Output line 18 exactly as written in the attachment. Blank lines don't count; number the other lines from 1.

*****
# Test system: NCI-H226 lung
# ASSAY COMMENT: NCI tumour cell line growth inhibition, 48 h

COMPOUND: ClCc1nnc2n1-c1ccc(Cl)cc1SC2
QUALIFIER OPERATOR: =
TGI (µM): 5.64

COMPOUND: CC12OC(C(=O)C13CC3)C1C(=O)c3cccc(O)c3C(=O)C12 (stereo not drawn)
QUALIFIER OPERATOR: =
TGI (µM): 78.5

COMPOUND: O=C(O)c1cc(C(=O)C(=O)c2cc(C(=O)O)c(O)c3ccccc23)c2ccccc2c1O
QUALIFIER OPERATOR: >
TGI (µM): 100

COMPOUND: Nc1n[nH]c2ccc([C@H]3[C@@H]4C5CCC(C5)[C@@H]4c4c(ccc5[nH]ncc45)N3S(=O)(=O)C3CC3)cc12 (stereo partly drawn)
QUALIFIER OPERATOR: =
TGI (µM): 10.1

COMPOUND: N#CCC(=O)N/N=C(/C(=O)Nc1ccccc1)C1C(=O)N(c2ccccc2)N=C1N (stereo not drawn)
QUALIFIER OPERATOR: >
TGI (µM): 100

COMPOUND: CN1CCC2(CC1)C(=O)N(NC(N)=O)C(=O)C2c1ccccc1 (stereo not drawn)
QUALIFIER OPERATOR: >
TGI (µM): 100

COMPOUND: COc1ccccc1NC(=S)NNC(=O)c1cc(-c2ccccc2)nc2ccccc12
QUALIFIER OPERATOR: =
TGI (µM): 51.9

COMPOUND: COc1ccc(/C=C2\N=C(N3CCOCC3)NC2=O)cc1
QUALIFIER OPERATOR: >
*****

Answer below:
COMPOUND: CN1CCC2(CC1)C(=O)N(NC(N)=O)C(=O)C2c1ccccc1 (stereo not drawn)